“Flame Eater” Engine—How Does It Work?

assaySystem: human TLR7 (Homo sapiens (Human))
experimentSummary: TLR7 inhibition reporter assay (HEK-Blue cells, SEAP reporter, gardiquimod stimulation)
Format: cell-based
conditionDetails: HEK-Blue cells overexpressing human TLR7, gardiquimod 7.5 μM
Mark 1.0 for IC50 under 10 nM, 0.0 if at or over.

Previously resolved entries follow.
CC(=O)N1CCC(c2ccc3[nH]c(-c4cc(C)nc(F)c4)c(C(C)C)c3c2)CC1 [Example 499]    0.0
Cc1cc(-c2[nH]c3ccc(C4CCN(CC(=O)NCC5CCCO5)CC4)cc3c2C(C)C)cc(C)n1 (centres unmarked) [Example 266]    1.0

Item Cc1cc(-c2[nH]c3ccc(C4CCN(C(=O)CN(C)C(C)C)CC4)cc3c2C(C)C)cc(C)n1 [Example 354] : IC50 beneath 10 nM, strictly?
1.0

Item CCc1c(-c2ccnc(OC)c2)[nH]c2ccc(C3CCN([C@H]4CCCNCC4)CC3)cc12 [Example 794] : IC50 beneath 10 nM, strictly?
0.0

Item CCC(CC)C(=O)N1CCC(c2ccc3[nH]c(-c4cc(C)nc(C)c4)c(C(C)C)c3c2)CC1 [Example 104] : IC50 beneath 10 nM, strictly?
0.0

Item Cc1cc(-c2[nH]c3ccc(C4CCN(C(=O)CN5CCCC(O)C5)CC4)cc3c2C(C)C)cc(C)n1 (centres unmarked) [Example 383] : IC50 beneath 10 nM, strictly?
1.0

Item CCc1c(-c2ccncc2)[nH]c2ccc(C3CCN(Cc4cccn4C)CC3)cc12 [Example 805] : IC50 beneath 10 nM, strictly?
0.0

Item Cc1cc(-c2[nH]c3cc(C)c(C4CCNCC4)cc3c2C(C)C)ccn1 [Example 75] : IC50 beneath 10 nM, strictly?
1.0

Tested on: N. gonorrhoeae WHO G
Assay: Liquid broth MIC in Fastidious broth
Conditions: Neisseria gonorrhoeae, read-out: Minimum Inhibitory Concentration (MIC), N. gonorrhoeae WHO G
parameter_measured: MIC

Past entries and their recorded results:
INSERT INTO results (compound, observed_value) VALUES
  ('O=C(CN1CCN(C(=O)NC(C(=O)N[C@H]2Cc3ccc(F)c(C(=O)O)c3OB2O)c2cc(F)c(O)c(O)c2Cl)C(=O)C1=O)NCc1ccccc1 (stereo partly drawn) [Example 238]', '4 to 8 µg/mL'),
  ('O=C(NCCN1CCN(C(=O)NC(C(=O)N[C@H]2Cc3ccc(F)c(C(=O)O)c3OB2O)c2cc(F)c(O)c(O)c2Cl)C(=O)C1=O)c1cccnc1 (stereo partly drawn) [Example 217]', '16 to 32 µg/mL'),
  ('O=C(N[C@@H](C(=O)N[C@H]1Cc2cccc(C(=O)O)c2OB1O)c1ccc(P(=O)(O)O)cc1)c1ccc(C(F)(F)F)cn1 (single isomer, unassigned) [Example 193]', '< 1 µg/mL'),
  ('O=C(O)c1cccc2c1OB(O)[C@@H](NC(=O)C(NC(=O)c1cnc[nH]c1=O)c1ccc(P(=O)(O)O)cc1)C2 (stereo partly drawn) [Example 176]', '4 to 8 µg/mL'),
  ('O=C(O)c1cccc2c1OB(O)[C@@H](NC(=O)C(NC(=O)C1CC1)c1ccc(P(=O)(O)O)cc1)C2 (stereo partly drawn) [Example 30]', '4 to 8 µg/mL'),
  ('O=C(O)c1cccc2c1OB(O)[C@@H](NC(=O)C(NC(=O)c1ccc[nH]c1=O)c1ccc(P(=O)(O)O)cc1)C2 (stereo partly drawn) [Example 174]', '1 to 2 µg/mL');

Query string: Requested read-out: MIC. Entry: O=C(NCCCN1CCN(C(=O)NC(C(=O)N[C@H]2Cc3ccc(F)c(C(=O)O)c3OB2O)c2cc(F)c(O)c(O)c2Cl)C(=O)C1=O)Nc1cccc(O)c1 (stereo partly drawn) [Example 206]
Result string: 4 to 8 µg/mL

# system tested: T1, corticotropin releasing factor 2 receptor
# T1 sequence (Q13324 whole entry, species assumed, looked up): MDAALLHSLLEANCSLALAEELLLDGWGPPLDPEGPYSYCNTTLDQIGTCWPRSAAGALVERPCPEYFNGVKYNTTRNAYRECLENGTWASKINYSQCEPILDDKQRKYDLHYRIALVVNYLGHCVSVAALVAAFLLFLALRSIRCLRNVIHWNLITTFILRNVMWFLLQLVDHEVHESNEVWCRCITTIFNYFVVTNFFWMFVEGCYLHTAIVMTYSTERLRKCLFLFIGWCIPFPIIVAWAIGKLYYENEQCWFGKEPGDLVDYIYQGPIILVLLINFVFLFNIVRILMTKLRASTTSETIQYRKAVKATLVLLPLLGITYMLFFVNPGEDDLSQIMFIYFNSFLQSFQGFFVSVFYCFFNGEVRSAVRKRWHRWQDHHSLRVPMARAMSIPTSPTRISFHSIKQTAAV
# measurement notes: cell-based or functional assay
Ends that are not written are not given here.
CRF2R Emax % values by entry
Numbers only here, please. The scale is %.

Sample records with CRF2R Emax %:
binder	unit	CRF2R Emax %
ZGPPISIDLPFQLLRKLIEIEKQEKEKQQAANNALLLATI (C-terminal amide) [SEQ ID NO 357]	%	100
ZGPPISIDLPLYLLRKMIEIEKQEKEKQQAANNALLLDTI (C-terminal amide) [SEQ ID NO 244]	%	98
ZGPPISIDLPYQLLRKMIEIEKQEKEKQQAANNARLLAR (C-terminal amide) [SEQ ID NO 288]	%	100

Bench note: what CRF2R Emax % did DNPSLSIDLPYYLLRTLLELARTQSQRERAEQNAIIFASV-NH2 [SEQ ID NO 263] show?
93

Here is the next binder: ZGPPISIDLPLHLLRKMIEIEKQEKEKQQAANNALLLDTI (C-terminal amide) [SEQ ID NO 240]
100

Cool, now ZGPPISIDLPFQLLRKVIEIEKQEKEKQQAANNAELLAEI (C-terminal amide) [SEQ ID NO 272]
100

Here is more about flame-eater engines, also called “vacuum”, “flame licker” “flame dancer”, or just “flame” engines. Unlike an internal combustion engine or conventional steam engine, the piston is driven by atmospheric pressure pushing against a partial vacuum produced by cooling hot flame gases ingested on the piston’s return stroke. Since atmospheric pressure is much less than that which can be created by combustion of a fuel-air mixture or supplied by a steam boiler, power and efficiency are low by comparison. Some early steam engines, such as the Newcomen atmospheric engine, worked on a similar principle, using atmospheric pressure against steam which condensed in the cylinder, likewise creating a partial vacuum.

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